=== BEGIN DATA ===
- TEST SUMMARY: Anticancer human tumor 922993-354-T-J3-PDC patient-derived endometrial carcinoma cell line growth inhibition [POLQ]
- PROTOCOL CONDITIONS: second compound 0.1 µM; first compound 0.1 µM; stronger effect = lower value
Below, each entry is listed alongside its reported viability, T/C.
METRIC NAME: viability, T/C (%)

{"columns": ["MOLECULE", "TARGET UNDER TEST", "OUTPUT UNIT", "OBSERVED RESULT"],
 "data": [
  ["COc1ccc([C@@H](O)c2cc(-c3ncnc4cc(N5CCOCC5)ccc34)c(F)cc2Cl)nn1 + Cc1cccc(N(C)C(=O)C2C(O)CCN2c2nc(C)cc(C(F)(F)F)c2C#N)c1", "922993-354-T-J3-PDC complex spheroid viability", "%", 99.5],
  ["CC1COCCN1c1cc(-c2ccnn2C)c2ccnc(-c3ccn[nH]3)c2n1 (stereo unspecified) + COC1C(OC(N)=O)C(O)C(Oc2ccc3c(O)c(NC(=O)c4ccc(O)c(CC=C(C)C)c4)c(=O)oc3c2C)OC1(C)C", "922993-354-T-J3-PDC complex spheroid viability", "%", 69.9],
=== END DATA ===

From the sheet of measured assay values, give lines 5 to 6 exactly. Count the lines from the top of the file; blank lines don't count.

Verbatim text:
{"columns": ["MOLECULE", "TARGET UNDER TEST", "OUTPUT UNIT", "OBSERVED RESULT"],
 "data": [